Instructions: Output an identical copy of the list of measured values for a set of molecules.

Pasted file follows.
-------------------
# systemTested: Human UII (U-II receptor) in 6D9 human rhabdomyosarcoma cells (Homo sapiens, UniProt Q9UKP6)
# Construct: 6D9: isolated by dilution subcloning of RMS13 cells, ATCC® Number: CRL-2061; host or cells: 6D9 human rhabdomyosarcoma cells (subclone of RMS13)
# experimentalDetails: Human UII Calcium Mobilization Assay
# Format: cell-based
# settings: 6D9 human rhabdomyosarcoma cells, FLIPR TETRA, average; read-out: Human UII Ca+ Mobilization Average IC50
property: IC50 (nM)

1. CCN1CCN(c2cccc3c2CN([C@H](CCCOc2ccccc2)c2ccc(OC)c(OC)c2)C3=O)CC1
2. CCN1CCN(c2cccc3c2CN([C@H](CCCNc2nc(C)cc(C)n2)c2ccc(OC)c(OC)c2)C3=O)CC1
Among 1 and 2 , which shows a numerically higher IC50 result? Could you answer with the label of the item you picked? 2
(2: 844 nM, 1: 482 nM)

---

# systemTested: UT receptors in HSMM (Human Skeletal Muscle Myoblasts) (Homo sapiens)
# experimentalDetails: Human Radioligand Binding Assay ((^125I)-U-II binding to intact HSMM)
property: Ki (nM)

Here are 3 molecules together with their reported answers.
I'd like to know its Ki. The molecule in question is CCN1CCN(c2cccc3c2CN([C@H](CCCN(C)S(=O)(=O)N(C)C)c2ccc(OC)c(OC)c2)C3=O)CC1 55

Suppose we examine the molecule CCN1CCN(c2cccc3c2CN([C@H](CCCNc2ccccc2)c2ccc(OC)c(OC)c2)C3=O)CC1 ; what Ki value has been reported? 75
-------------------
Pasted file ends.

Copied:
# systemTested: Human UII (U-II receptor) in 6D9 human rhabdomyosarcoma cells (Homo sapiens, UniProt Q9UKP6)
# Construct: 6D9: isolated by dilution subcloning of RMS13 cells, ATCC® Number: CRL-2061; host or cells: 6D9 human rhabdomyosarcoma cells (subclone of RMS13)
# experimentalDetails: Human UII Calcium Mobilization Assay
# Format: cell-based
# settings: 6D9 human rhabdomyosarcoma cells, FLIPR TETRA, average; read-out: Human UII Ca+ Mobilization Average IC50
property: IC50 (nM)

1. CCN1CCN(c2cccc3c2CN([C@H](CCCOc2ccccc2)c2ccc(OC)c(OC)c2)C3=O)CC1
2. CCN1CCN(c2cccc3c2CN([C@H](CCCNc2nc(C)cc(C)n2)c2ccc(OC)c(OC)c2)C3=O)CC1
Among 1 and 2 , which shows a numerically higher IC50 result? Could you answer with the label of the item you picked? 2
(2: 844 nM, 1: 482 nM)

---

# systemTested: UT receptors in HSMM (Human Skeletal Muscle Myoblasts) (Homo sapiens)
# experimentalDetails: Human Radioligand Binding Assay ((^125I)-U-II binding to intact HSMM)
property: Ki (nM)

Here are 3 molecules together with their reported answers.
I'd like to know its Ki. The molecule in question is CCN1CCN(c2cccc3c2CN([C@H](CCCN(C)S(=O)(=O)N(C)C)c2ccc(OC)c(OC)c2)C3=O)CC1 55

Suppose we examine the molecule CCN1CCN(c2cccc3c2CN([C@H](CCCNc2ccccc2)c2ccc(OC)c(OC)c2)C3=O)CC1 ; what Ki value has been reported? 75